All information could be stored as blocks in one single chain, with every healthcare professional, medical researcher or specialist able to access any patient data to which they have been given consent from anywhere in the world, using one single system.

Wealth management

Similar to the healthcare sectors, financial services generates an extreme amount of data and keeps this locked away in innumerable systems that make data sharing complex.

Transferring much of this data to a centralised blockchain network would allow banks and investors to access and share data easily using the distributed ledger, slashing back-office expenses by cutting down on the number of staff required just to ensure records are up-to-date.

Similar to the ways outlined above in which blockchain can improve payroll, the speed of the distributed ledger system could improve the liquidity of the financial markets by drastically decreasing the time it takes for equity transactions to go through clearing.

Nasdaq used its blockchain technology to complete a private share issue for a client in 2015 and predicted that widespread adoption of the technology could cut clearing time from three days to just ten minutes, as well as cutting settlement risk exposure by more than 99%.

All this results in lower costs for asset managers, resulting in smaller fees for clients and therefore a more affordable service that many more can benefit from.

Tackling election fraud

Blockchain technology offers a huge degree of accountability, and one of the ways this could be used for the benefit of all is in preventing electoral fraud.

By using blockchain technology to record and store votes, a system can be created that is virtually – if not completely – tamperproof.

Because altering an entry in the system would require control of over 50% all of nodes (computers) participating in the blockchain and the need to recalculate the cryptography of every subsequent block in the chain, the resources and computational power required to alter voting records in order to change the result of an election would be truly enormous.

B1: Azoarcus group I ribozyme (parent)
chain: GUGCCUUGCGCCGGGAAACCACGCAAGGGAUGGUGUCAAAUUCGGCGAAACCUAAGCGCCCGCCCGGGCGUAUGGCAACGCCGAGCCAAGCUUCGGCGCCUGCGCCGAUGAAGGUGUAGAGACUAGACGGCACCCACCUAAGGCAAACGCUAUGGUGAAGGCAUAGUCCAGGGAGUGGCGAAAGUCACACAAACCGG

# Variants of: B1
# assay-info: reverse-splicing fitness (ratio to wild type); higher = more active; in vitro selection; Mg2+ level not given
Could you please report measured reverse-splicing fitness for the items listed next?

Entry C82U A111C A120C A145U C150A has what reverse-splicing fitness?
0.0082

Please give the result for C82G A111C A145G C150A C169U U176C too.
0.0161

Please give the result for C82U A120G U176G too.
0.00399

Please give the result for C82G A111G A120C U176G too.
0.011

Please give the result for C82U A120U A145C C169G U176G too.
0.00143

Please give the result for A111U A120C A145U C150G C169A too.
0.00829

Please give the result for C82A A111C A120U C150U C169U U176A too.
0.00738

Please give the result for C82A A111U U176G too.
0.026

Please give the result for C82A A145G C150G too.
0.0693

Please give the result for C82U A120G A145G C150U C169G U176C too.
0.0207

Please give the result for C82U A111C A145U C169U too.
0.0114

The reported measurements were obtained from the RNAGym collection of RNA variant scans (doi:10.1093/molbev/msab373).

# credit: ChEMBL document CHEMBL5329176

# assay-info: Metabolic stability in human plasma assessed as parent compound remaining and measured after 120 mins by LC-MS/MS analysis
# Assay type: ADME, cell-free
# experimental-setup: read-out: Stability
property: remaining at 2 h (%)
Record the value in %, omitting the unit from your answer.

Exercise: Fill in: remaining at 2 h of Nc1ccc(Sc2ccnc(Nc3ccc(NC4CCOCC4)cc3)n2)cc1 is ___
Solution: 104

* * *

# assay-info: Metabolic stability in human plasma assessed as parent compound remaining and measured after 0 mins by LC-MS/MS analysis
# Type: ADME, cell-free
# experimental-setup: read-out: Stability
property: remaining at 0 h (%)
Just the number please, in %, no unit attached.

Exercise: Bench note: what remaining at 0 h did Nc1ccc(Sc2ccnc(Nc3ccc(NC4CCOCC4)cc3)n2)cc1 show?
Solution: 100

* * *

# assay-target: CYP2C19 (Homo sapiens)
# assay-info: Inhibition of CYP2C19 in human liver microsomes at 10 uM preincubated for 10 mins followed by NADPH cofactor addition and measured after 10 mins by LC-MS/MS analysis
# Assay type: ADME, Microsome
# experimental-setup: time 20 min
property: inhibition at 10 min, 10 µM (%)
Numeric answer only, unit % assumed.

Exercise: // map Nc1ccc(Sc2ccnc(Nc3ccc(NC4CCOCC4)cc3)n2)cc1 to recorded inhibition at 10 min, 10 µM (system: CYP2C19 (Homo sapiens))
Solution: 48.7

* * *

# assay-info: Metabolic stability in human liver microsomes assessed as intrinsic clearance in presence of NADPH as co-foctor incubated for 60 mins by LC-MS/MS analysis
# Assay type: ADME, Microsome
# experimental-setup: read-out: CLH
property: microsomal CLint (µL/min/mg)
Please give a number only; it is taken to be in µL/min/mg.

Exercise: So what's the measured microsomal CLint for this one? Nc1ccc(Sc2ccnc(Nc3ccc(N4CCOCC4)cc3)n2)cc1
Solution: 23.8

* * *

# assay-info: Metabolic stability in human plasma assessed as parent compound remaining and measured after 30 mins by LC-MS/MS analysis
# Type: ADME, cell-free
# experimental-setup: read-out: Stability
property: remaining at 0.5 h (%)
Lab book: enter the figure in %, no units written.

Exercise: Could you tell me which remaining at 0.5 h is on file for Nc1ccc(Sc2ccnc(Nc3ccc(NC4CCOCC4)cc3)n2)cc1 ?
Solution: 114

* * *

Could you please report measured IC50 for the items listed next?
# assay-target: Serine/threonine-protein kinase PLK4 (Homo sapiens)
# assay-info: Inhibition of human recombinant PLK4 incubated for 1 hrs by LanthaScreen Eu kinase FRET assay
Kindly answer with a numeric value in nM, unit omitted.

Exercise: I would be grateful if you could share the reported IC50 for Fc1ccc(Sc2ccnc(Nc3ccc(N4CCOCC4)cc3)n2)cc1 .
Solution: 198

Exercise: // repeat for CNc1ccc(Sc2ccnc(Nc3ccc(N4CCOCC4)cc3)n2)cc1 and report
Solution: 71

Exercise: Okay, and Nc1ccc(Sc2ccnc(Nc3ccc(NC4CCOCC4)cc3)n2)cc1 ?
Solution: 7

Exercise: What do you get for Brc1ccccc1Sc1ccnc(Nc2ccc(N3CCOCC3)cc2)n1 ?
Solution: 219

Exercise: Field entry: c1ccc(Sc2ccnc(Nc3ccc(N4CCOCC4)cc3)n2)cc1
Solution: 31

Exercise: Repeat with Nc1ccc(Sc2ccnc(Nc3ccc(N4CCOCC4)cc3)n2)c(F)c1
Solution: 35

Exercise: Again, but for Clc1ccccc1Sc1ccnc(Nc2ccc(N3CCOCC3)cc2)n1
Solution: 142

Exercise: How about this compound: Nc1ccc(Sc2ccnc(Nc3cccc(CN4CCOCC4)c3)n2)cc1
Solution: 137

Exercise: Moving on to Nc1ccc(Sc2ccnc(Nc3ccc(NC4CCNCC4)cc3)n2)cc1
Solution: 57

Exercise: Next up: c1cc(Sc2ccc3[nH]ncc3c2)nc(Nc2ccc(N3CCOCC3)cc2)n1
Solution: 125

Helping facilitate the consumption of green energy

Blockchain, in combination with renewal power and smart meters, has the potential to greatly increase the efficiency of energy consumption by creating ‘microgrids’ in which generators of clean energy sell their surpluses to their neighbours.

One of the key issues with long distance energy supply is that around 5% of electricity created in the grid is actually lost in transit on its way to consumers and businesses. By keeping energy generation local, much of this wastage can be avoided.

Blockchain is used to help store transaction details, keeping the entire system secure.

International payments

Currencies Direct are now using Ripplenet’s blockchain enterprise network to allow us to streamline and accelerate international payments for our clients.

We’ve used the technology, which clears transactions much faster than through a bank, to send money to accounts in India in a fraction of the time it used to take, resulting in an improved service. Not only is it faster, but the distributed nature of Ripplenet means that the entire process is secure and transparent.

The potential applications for blockchain are many and varied. The future undoubtedly looks bright for the technology and common opinion now is that the blockchain is likely to become ubiquitous in the future. The impact of this innovation on cryptocurrencies as we know them is uncertain, but with so many potential uses for blockchain technology it’s easy to imagine its potentially revolutionary impact on numerous area of our lives.

 

Brian Harris

Chief Product Officer

Currencies Direct